Letter 445

• 445. Caroline to Beate Gross in Gaisburg: Maulbronn, August 1809

[Maulbronn, August 1809]

|563| Despite the bad weather, [1] we are doing quite well here, my dear Beate, and at the same time are thinking fondly of our brief stay in Stuttgard and the extraordinarily cordial reception you and your husband gave us. [2] Fritz’s eye has almost completely recovered. [3] If the weather cooperates, we will be roaming all about the countryside here while your parents are away. [4] I must say that I found both your father and your mother virtually unchanged since the last time I saw them, and may heaven also long keep them thus. [5] They are halfway counting on seeing you and Adolph in Ludwigsburg. [6] [Errands, requests.]

Tell Karl that the bust is becoming whiter by the day, [7] and that he should still write about war and peace and that all of you should come here soon!

Caroline [8]


[1] Caroline mentions the unfavorable weather in her letter to Meta Liebeskind on 28 August 1809 (letter 444) (Kupfersammlung zu J[ohann] B[ernhard] Basedows Elementarwerke für die Jugend und ihre Freunde: Erste Lieferung in 53 Tafeln. Zweyte Lieferung in 47 Tafeln von L bis XCVI ]Leipzig, Dessau, Berlin 1774], plate XVI a:



[2] Caroline and Schelling, who departed Munich on 18 August 1809, had to travel through Stuttgart to get to Maulbronn; the implication here is almost certainly that they stayed over with Beate and her husband in Gaisburg before continuing on.

On the map below, Joseph Friedrich Schelling’s earlier parishes in Schorndorf and Murrhardt are also shown (William R. Shepherd, Historical Atlas, 2nd ed. [New York 1921], 143):


Beate and her husband lived not in Stuttgart proper, but in Gaisburg on the eastern side of town (Stutgart, mit dero Gegend auf 2 Stund. 81 G. Bodenehr fecit et excudit; Recens emendavit, auxit atque divisit R. H. Stuttgardiae [1716–50]; illustration: Gaisburg in 1916 [postcard]):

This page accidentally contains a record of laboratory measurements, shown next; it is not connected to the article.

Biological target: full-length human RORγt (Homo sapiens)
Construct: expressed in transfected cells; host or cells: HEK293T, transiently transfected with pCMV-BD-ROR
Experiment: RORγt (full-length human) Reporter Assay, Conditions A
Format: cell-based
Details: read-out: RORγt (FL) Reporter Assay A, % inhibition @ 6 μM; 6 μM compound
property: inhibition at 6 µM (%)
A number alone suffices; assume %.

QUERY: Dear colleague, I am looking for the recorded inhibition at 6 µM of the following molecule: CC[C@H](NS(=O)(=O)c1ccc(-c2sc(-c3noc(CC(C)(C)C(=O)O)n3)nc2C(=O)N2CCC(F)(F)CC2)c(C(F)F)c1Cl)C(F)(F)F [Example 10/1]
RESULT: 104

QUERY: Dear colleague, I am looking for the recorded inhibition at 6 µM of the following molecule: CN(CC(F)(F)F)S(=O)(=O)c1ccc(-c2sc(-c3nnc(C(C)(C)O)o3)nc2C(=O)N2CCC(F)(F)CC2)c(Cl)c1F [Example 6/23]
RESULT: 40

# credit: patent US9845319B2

Schelling’s brother Karl Schelling did live in Stuttgart. Back.

[3] Uncertain allusion, though Schelling had been ill from late June till at least early-August with, initially, catarrhal fever, and then a persistent cough. See Caroline’s letter to Pauline Gotter on 7 August 1809 (letter 442) and to Philipp Michaelis on 16 August 1809 (letter 443); also Schelling’s letters on 7 August to Carl Joseph Windischmann and Martin Wagner. Back.

[4] Clemens Kohl, Ein Mann und eine Frau bei einem Spaziergang (1795); Herzog August Bibliothek; Museums./Signatur Graph. A1: 1394; Daniel Nikolaus Chodowiecki, from the Reise nach Paris; National Gallery of Art:



Schelling’s father was intending to be in Stuttgart for a church synod, but not until the end of September (see Schelling’s letter to Karl Schelling on 25 May 1809 [letter 441b], note 4); were the Schellings planning to come to Stuttgart (and Ludwigsburg? see below) earlier together? Back.

[5] Caroline and Schelling had last seen Schelling’s parents in Murrhardt on 31 October 1803 ([1] Leipziger Taschenbuch für die erwachsenere Jugend männlichen Geschlechts zum Nutzen und Vergnügen auf das Jahr 1791; [2] (Taschenbuch für Hæusliche und Gesellschaftliche Freuden auf das Jahr 1802; Inhaltsverzeichnis deutscher Almanache, Theodor Springmann Stiftung):




[6] Ludwigsburg is located 17 km north of Stuttgart (William R. Shepherd, “Wurtemberg,” Historical Atlas, 2nd ed. [New York 1921], 143; illustration: frontispiece to Beschreibung des Oberamts Ludwigsburg, ed. Königlich statistisch-topographisches Bureau [Stuttgart 1859]):




[7] Presumably a reference to Friedrich Tieck’s bust of Schelling; see Caroline’s letter to Luise Wiedemann on 21 February 1809 (letter 439), note 3. Schelling was intending to secure a copy for his parents; see his letter to Karl Schelling on 25 May 1809 (letter 441b). Back.

[8] This present letter is the final extant letter from Caroline’s hand (Daniel Nikolaus Chodowiecki, Chodowiecki’s Illustrationen zu den deutschen Klassikern, ed. Paul Landau [Berlin 1914], plate 30):



Translation © 2018 Doug Stott